/Boris Johnson loses Brexit bite in Biarritz

Boris Johnson loses Brexit bite in Biarritz

BIARRITZ, France — Boris Johnson made plenty of noise in Biarritz, but at critical moments, his bark proved worse than his bite.

The U.K. prime minister headed into one of his key meetings of his first major outing on the world stage — a 20-minute head-to-head with Donald Tusk during the G7 summit — on Sunday against a backdrop of newspaper reports claiming he would tell the European Council president the EU would lose out on up to £30 billion worth of U.K. financial obligations in the event of a no-deal Brexit.

But when it came to it, the issue didn’t even come up during their talk on the sidelines of the summit in the coastal French town, according to EU officials.

Indeed, for a prime minister who let it be known during his leadership campaign that he would retain the U.K.’s full £39 billion divorce bill, Downing Street’s acceptance that some money must be paid even in the event of no deal represents a climb-down of sorts.

The Sunday Times reported that U.K. government lawyers put the financial obligation in the event of no deal at between £7 billion and £10 billion, but following the Tusk meeting, Downing Street declined to put a figure on it.

There was also a sense of anti-climax about Johnson’s challenge to Donald Trump on trade.

The £39 billion was a figure “attached to the Withdrawal Agreement,” agreed by Theresa May, a U.K. government official said. “If we leave without a deal, then obviously the Withdrawal Agreement no longer stands.”

“If we are to leave without a deal, there will be substantial sums that we can spend domestically,” the official added, but didn’t say how much. Johnson “didn’t discuss figures,” the official said.

There was also a sense of anti-climax about Johnson’s challenge to Donald Trump on trade. The prime minister had positioned himself before the summit as a defender of the principles of free trade and open economies. But in comments to the press ahead of his one-hour meeting with the U.S. president, amid bellicose rhetoric from Trump on China, Johnson mustered only what he admitted was a “faint, sheep-like note of our view on the trade war.”

“We’re in favor of trade peace on the whole, and dialing it down if we can,” he said. Trump barely seemed to notice.

Britain’s Prime Minister Boris Johnson (right) meets European Union Council President Donald Tusk (left) at the G7 summit on August 25, 2019 in Biarritz, France | Pool photo by Neil Hall/Getty Images

Finding a way through

Johnson began his second summit day with a 7 a.m. swim in the Atlantic, a dip which he later used as part of an analogy for his Brexit strategy. Monitored by a French security team on paddleboards and boats and accompanied by the U.K.’s ambassador to France Ed Llewellyn, he said he had swum all the way round a rocky outcrop just off the beach.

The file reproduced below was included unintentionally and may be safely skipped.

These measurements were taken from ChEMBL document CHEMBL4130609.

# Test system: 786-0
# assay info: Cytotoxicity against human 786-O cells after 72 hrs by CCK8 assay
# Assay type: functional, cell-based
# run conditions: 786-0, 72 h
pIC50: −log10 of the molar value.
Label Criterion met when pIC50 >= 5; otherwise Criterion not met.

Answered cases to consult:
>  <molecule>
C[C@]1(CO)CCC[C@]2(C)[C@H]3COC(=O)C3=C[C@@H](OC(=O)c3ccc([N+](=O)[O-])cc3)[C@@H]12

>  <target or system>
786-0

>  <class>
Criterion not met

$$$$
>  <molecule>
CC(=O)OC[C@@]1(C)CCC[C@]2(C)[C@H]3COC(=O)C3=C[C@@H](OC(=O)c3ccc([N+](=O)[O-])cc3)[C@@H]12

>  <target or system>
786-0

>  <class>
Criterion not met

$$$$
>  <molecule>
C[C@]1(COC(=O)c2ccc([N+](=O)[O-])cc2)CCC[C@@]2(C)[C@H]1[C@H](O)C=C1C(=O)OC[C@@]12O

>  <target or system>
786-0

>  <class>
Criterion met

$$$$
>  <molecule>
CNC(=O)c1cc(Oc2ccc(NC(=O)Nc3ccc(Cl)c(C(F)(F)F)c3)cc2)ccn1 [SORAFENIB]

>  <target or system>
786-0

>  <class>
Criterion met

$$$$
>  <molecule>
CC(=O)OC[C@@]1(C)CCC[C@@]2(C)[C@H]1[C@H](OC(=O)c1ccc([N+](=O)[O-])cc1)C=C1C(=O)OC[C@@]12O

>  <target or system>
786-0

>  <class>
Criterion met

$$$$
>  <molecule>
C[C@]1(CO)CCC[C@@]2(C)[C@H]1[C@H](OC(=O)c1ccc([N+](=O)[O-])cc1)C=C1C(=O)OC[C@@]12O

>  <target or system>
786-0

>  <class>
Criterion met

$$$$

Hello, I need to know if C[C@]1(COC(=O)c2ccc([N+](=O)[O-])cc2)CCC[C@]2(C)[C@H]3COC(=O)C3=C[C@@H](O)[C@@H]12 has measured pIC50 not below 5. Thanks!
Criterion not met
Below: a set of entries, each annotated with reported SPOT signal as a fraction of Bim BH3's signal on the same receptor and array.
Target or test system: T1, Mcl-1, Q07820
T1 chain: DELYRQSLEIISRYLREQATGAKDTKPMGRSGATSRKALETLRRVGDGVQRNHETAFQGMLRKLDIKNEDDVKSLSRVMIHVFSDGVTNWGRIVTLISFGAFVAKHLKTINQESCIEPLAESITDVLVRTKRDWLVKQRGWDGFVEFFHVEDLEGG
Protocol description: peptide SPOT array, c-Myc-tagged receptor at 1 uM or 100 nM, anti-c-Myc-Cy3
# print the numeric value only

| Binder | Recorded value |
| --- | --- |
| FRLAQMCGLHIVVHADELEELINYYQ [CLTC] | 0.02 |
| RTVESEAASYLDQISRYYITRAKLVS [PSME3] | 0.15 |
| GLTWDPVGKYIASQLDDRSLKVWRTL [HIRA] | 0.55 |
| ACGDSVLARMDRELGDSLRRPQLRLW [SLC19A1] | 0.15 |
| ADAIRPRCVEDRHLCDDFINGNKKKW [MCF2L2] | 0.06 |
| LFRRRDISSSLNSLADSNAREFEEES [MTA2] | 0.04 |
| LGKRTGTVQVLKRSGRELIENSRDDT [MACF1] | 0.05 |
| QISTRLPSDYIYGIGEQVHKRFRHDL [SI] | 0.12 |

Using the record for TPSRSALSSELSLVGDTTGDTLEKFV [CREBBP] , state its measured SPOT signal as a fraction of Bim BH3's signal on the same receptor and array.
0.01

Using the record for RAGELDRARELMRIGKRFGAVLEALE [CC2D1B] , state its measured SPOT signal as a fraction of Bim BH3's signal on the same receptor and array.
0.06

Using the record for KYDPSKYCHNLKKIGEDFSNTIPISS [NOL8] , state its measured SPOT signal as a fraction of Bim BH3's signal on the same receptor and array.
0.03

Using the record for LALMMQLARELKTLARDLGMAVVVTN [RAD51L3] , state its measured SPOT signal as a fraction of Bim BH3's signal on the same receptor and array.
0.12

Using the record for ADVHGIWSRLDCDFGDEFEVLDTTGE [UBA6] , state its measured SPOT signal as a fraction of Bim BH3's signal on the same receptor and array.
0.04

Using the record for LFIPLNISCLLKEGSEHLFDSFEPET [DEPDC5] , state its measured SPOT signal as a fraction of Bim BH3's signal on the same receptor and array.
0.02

“Let me give you a metaphor. I swam round that rock this morning. From here you cannot tell there is a gigantic hole in that rock. There is a way through,” Johnson said during a TV interview later in the day. “My point to the EU is that there is a way through, but you can’t find the way through if you just sit on the beach.”

Actual detail on the way forward was in short supply, however.

Both sides said the Tusk-Johnson meeting took place in a positive atmosphere (Saturday’s trading of “Mr. No Deal” barbs did not get a mention either). But there were few signs of progress. The EU is waiting for the U.K. to put forward what Tusk calls “credible alternatives” to the Northern Ireland backstop plan — a pillar of the Withdrawal Agreement — before they countenance a formal negotiation.

Reflecting the circular dispute in which the two sides find themselves, the U.K. official countered: “We’ve always been ready to talk … if you’re talking about a formal negotiation, the EU have to be willing to reopen the Withdrawal Agreement because the Withdrawal Agreement simply cannot pass through parliament.”

The question of parliament, and what it will try to do to prevent Johnson from delivering on his pledge to take the U.K. out of the EU — deal or no deal — on October 31, continued to dog the prime minister during the summit.

In a reminder of the battle waiting for him at home, former Chancellor Philip Hammond sent a strongly-worded letter on Sunday demanding Downing Street withdraw anonymous briefings which last week suggested a former minister was responsible for leaking documents that painted a bleak picture of the potential impact of a no-deal Brexit. Hammond had fallen under suspicion for the leak, something his team has denied.

Johnson himself told the BBC in Biarritz that the probability of a deal was now “touch and go.”

“I am writing on behalf of all former ministers in the last administration to ask you to withdraw these allegations which question our integrity, acknowledge that no former minister could have leaked this document, and apologize for the misleading briefing from No. 10,” Hammond wrote.

He and other anti-no deal Conservative MPs have indicated a willingness to back Johnson if he makes a genuine push for a deal with the EU. But their patience will run out quickly if there are no substantive talks soon, and a parliamentary move to block Johnson heading for no deal could happen as soon as MPs return to Westminster in early September.

Johnson himself told the BBC in Biarritz that the probability of a deal was now “touch and go” — a significant downgrade on his previous prediction that no deal was a “million to one” scenario.

So far, his Biarritz outing has given little cause to believe the trend will reverse any time soon.

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